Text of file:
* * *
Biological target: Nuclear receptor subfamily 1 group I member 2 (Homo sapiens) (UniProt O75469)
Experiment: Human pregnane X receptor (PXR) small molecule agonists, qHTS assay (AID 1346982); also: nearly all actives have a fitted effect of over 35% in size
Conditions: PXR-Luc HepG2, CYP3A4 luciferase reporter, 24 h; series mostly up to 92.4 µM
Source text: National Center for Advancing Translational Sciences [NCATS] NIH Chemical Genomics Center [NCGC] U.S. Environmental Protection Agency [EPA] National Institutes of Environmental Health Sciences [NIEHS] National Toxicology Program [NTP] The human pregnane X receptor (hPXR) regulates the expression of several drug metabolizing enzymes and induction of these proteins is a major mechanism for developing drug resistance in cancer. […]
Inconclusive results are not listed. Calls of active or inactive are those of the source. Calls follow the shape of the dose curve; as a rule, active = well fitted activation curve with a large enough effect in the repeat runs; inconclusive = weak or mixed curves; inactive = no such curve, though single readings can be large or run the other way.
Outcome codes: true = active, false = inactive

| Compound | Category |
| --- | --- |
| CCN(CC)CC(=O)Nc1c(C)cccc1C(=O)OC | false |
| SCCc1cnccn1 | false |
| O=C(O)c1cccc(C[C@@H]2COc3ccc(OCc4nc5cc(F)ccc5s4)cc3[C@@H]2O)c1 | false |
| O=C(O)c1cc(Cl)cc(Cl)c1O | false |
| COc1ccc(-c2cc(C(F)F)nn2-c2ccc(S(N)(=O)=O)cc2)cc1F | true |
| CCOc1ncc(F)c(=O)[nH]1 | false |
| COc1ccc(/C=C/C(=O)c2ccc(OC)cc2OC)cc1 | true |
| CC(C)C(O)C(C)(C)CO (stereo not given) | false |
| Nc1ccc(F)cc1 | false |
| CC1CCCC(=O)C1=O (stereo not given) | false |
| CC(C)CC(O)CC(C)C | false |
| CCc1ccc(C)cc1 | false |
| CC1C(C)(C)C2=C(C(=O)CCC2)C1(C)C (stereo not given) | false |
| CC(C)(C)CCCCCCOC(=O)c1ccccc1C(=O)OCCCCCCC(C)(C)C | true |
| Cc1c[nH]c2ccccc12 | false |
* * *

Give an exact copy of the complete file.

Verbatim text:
Biological target: Nuclear receptor subfamily 1 group I member 2 (Homo sapiens) (UniProt O75469)
Experiment: Human pregnane X receptor (PXR) small molecule agonists, qHTS assay (AID 1346982); also: nearly all actives have a fitted effect of over 35% in size
Conditions: PXR-Luc HepG2, CYP3A4 luciferase reporter, 24 h; series mostly up to 92.4 µM
Source text: National Center for Advancing Translational Sciences [NCATS] NIH Chemical Genomics Center [NCGC] U.S. Environmental Protection Agency [EPA] National Institutes of Environmental Health Sciences [NIEHS] National Toxicology Program [NTP] The human pregnane X receptor (hPXR) regulates the expression of several drug metabolizing enzymes and induction of these proteins is a major mechanism for developing drug resistance in cancer. […]
Inconclusive results are not listed. Calls of active or inactive are those of the source. Calls follow the shape of the dose curve; as a rule, active = well fitted activation curve with a large enough effect in the repeat runs; inconclusive = weak or mixed curves; inactive = no such curve, though single readings can be large or run the other way.
Outcome codes: true = active, false = inactive

| Compound | Category |
| --- | --- |
| CCN(CC)CC(=O)Nc1c(C)cccc1C(=O)OC | false |
| SCCc1cnccn1 | false |
| O=C(O)c1cccc(C[C@@H]2COc3ccc(OCc4nc5cc(F)ccc5s4)cc3[C@@H]2O)c1 | false |
| O=C(O)c1cc(Cl)cc(Cl)c1O | false |
| COc1ccc(-c2cc(C(F)F)nn2-c2ccc(S(N)(=O)=O)cc2)cc1F | true |
| CCOc1ncc(F)c(=O)[nH]1 | false |
| COc1ccc(/C=C/C(=O)c2ccc(OC)cc2OC)cc1 | true |
| CC(C)C(O)C(C)(C)CO (stereo not given) | false |
| Nc1ccc(F)cc1 | false |
| CC1CCCC(=O)C1=O (stereo not given) | false |
| CC(C)CC(O)CC(C)C | false |
| CCc1ccc(C)cc1 | false |
| CC1C(C)(C)C2=C(C(=O)CCC2)C1(C)C (stereo not given) | false |
| CC(C)(C)CCCCCCOC(=O)c1ccccc1C(=O)OCCCCCCC(C)(C)C | true |
| Cc1c[nH]c2ccccc12 | false |